Vol. 22, No. 6
80 Years of Service to Chemistry with Commemorative Periodic Table
The right to name a new element has traditionally been accorded by
the scientific community to the discoverer(s) after claims have been
established beyond a doubt. Since 1947, names suggested by discoverers
have been reviewed for suitability by the IUPAC Commission
on Nomenclature of Inorganic Chemistry (II.2), and the accepted
name has been forwarded for approval to the IUPAC Council. To avoid
confusion, discoverers are asked to use an atomic number rather than
a name in the literature until approval of a proposed name is received
from IUPAC. If a particular name has been used unofficially for a given
element but a different name is ultimately chosen, the first name cannot
be transferred at a later time to designate a different element.
The most recent process of review and approval of the names for elements
101-109 (IUPAC Recommendations 1997) appeared in Pure
and Appl. Chem.
Vol. 69, No. 12, pp. 2471-2473 (1997), and a summary was published
in Chem. Int. Vol. 20, No. 2, pp. 37-38 (1998). Because claims
of the synthesis of heavy elements can be controversial, a joint Working
Party of the International Unions of Pure and Applied Chemistry (IUPAC)
and Physics (IUPAP) has been established to review published details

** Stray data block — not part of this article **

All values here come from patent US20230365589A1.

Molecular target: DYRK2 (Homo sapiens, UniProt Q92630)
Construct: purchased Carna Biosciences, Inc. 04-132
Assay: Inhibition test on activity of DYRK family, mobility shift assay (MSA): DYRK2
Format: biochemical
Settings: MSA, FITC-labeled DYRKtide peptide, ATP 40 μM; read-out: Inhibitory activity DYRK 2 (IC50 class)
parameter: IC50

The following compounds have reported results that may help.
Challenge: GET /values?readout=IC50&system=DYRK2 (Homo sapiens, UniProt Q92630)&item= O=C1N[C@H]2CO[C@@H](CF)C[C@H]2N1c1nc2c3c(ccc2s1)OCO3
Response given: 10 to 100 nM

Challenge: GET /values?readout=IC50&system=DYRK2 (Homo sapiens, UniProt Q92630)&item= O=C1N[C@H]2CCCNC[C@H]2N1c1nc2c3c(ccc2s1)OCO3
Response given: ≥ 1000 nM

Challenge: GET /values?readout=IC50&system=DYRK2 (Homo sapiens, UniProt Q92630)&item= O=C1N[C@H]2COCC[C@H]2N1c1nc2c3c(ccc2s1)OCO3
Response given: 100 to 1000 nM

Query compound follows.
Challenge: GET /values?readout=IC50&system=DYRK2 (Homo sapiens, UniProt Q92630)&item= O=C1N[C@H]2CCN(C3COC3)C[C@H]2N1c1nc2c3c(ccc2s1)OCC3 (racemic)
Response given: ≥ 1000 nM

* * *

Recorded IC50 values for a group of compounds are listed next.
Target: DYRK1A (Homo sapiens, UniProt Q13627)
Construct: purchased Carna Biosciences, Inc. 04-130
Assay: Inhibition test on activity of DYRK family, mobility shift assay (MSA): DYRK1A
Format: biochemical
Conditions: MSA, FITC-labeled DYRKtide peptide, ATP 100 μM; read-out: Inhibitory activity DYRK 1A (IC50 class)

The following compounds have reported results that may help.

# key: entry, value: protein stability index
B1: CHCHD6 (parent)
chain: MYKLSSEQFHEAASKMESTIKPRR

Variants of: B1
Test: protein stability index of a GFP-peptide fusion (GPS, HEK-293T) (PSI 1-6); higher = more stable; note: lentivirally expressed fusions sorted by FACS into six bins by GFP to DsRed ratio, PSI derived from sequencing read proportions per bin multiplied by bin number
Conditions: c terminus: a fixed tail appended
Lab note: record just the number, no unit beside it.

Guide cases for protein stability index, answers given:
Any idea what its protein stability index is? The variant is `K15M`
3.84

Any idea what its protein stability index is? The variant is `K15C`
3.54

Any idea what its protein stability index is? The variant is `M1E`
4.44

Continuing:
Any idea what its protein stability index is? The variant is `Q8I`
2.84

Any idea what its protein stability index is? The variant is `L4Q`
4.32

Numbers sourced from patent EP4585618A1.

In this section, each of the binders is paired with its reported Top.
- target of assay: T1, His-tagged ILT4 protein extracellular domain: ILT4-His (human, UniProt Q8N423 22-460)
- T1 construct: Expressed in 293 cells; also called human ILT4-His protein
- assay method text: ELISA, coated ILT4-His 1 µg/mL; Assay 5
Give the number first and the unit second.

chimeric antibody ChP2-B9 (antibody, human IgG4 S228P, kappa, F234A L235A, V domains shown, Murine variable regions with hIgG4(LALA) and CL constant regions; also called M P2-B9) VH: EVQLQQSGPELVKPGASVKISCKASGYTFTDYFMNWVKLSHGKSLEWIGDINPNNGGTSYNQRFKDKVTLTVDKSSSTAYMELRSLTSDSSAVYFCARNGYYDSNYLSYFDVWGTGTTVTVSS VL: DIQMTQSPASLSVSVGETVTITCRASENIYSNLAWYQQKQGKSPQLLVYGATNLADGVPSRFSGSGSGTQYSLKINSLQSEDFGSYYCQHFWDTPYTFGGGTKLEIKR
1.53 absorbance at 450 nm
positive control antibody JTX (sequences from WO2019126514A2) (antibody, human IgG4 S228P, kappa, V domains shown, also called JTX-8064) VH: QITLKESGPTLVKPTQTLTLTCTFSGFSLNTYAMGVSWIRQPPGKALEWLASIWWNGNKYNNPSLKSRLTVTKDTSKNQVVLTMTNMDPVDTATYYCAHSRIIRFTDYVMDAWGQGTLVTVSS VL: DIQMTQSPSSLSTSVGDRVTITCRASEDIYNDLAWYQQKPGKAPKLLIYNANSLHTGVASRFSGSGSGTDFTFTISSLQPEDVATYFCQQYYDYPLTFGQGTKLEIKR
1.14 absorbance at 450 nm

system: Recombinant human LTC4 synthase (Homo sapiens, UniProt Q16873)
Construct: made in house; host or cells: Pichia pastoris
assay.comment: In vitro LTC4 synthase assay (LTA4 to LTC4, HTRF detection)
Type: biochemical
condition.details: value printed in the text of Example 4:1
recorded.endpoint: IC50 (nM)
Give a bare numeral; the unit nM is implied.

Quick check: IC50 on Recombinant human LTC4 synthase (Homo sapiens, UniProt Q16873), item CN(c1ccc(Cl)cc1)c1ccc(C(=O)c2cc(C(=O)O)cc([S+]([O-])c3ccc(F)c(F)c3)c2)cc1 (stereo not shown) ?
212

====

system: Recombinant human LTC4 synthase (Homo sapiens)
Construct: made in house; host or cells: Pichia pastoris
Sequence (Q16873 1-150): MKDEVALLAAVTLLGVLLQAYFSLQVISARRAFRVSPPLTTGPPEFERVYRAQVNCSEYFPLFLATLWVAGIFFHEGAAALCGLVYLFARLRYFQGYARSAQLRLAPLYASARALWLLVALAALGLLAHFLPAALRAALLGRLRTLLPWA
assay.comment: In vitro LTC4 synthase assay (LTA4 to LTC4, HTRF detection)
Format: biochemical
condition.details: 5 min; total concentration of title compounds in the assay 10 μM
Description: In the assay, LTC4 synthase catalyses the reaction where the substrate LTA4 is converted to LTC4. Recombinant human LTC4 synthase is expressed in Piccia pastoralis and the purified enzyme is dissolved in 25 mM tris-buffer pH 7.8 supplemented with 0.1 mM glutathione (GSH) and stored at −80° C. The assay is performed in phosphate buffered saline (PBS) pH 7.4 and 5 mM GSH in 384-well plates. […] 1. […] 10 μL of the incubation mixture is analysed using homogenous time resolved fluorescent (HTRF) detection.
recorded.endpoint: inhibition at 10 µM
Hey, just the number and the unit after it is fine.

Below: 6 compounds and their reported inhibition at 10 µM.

and assign priority in the discovery. This procedure was applied to
elements 101-109, and it is now in force for elements 110 and beyond.
A more complete report on the procedures for naming new elements is
in now preparation for submittal to Pure and Applied Chemistry.
Herbert D. Kaesz (Department of Chemistry and Biochemistry, University
of California at Los Angeles, Los Angeles, California 90095-1569, USA;
E-mail: firstname.lastname@example.org), Chairman
of the IUPAC Commission on Nomenclature of Inorganic Chemistry (II.2),
has submitted the brief text above to accompany the commemorative periodic
table inserted in the mailing with this issue of Chemistry International.
The material above has been excerpted from a paper currently in preparation
by Prof. W. H. Koppenol
(a former Titular Member and Secretary of Commission II.2) on the procedures
for naming new elements, and it incorporates suggestions offered by
Prof. John Corish
(President of IUPAC's Inorganic Chemistry Division) and Dr.
Gerd M. Rosenblatt (Vice President of Division).